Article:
At their time, the Prophet All Prayers and Blessings of Allah be upon him and his companions May Allah be pleased with them had died and had left us the Qur'an, whose ayahs are around 6000, and the sunnah[Prophet’s traditions]. The incidents, however, are unlimited through the history of humanity. How then could they extract solutions from the limited resources?

    This is what jurisprudence is all about. It means finding solutions for people's problems covering all issues, in the light of the Qur'an and sunnah: in marriage, divorce, dealings, people's relationships with each other, the relationship between Muslims and non-Muslims, the role of the governor towards the citizens, worship, etc. Jurisprudence is one of the greatest and most important Islamic sciences.

    The four Imams are pioneers in this field. Each one of them had his own way of thinking and philosophy. They differed in large issues, yet they loved and respected each other.

    Do you realize now the reason behind choosing the four Imams?

    It is because they are a unique outstanding example of coexistence, dialogue, and listening to the other, and accepting them.



    What are the distinguishing traits of the four Imams?

    There were other jurists who were more learned than the four imams, but the schools of the four imams outlived them all. The reason they succeeded is that they were capable of coexisting with others. The four Imams coexisted with their previous and following generations. Thus they passed their knowledge on to the next generation, and their students spread it; so their knowledge was destined to last. Contrary to Abu-Hanifa, other scholars like al-Laith Ibn-Sa'ad of Egypt, did not do this. This was the reason why their ideas didn't reach us. Imam ash-Shafi'y said about him that he was more learned than Malik, yet his companions failed him as they did not pass their knowledge on to the next generation.

    Abu-Hanifa selected four of the poor students whom he foretold to be brilliant and gave them scholarships. He has introduced the concept of scholarships, long before it was known in Europe. Among his students was Abu-Yusuf, who later became the supreme judge of the Islamic world.

    We are far from doing this nowadays and hence all the brilliant youth migrate to the west.

    We have to lead the next generations to success. Instead of tormenting young talented employees in our companies, let us encourage them and give them a real chance.

    Another reason for their success is that they were flexible. Flexible people know how to coexist with others. They traveled a lot and got in contact with people. Furthermore, they lived in main, capital cities. If you are isolated, then you cannot succeed. The Prophet taught us that the Muslim who interacts (i.e. coexists) with people and is patient in enduring their harm is better than the Muslim who does not interact and hence is not harmed by them. Although they sometimes disagreed with the rulers, yet their relationship with the rulers never reached the extent of clashes. They were not hypocrites, as well. Thus their knowledge was not banned.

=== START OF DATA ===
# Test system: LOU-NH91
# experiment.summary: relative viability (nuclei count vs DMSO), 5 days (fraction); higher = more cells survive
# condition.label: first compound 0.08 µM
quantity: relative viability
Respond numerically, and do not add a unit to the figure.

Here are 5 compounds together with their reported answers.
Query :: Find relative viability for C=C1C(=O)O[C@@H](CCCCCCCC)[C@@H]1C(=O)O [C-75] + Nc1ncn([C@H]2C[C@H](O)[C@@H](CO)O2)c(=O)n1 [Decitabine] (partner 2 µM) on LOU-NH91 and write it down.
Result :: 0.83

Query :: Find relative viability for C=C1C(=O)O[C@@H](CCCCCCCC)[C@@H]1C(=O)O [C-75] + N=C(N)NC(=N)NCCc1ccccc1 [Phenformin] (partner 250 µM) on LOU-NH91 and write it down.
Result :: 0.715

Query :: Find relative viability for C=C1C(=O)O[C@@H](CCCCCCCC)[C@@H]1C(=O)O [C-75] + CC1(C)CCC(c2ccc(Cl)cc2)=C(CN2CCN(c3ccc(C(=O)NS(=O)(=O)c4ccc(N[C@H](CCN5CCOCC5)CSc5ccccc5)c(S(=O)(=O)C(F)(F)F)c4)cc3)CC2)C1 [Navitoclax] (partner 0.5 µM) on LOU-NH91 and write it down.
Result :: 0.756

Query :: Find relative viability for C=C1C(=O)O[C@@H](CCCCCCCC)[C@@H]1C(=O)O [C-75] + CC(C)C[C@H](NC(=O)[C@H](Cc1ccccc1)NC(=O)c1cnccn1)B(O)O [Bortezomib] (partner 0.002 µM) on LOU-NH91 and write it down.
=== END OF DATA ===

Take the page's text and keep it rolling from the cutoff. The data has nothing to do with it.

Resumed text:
The four Imams benefited millions of people. Imam ash-Shafe’i introduced a new idea of how deductions in any science should have fixed rules. He established the method of logical thinking. Later on, Ibn-Rushd in Andalus (Spain) was influenced by this method. Europe benefited from Ibn-Rushd, and hence, indirectly from ash-Shafi'y. He should have won the Nobel Prize, as he was the first to introduce the method of logical thinking.

    The four Imams had something original to introduce to people. Thousands of students attended Ibn-Hanbal's lectures in Baghdad for 10 years. How was that? Anyone who has some ideas or thoughts will run out of them after some time. He must have had exceptional abilities in coexisting with people. Also Imam Malik died at the age of 78. He kept giving lectures for 60 years.



    A brief introduction about the four Imams


    Let us make it in the form of an identity card.


    First - Place of birth and residence:

    Two imams were born in Iraq, Abu-Hanifa in Kufa and Ahmed Ibn-Hanbal in Baghdad. The other two lived in al-Higaz: Malik was born in Madinah, and ash-Shafi'y was born in Gazza, Palestine, but at the age of three he went to live in Makkah. As we can see, all of them lived in main cities.



    Second – Origin:

    Two imams were of Arab origins: Ash-Shafi'y, of course, whose ancestor relates to the Prophet, as he was from Quraysh, and Ibn-Hanbal who was from the tribe of Banu-Shaiban, a renowned tribe. The other two were of non-Arab origins. Abu-Hanifa was of a Persian origin, whereas Malik's ancestors were slaves, set free at the beginning of Islam.